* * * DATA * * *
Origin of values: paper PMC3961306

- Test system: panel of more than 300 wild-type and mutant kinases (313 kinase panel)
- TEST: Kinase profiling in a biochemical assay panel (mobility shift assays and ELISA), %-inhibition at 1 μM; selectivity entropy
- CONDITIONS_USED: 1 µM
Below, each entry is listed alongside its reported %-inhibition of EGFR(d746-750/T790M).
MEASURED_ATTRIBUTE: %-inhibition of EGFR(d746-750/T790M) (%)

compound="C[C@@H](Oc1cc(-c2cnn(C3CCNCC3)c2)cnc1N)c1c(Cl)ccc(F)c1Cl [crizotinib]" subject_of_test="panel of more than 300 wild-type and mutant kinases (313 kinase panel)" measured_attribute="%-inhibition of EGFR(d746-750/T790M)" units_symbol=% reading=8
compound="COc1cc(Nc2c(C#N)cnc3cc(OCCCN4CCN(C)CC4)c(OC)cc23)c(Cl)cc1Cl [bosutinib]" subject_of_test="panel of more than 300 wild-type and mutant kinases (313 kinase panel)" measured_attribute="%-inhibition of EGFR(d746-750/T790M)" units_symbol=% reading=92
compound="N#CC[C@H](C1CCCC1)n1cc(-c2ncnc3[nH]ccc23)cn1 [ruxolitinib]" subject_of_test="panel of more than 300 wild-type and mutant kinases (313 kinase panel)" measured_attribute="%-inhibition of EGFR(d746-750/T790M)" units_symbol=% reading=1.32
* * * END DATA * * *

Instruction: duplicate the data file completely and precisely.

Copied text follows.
Origin of values: paper PMC3961306

- Test system: panel of more than 300 wild-type and mutant kinases (313 kinase panel)
- TEST: Kinase profiling in a biochemical assay panel (mobility shift assays and ELISA), %-inhibition at 1 μM; selectivity entropy
- CONDITIONS_USED: 1 µM
Below, each entry is listed alongside its reported %-inhibition of EGFR(d746-750/T790M).
MEASURED_ATTRIBUTE: %-inhibition of EGFR(d746-750/T790M) (%)

compound="C[C@@H](Oc1cc(-c2cnn(C3CCNCC3)c2)cnc1N)c1c(Cl)ccc(F)c1Cl [crizotinib]" subject_of_test="panel of more than 300 wild-type and mutant kinases (313 kinase panel)" measured_attribute="%-inhibition of EGFR(d746-750/T790M)" units_symbol=% reading=8
compound="COc1cc(Nc2c(C#N)cnc3cc(OCCCN4CCN(C)CC4)c(OC)cc23)c(Cl)cc1Cl [bosutinib]" subject_of_test="panel of more than 300 wild-type and mutant kinases (313 kinase panel)" measured_attribute="%-inhibition of EGFR(d746-750/T790M)" units_symbol=% reading=92
compound="N#CC[C@H](C1CCCC1)n1cc(-c2ncnc3[nH]ccc23)cn1 [ruxolitinib]" subject_of_test="panel of more than 300 wild-type and mutant kinases (313 kinase panel)" measured_attribute="%-inhibition of EGFR(d746-750/T790M)" units_symbol=% reading=1.32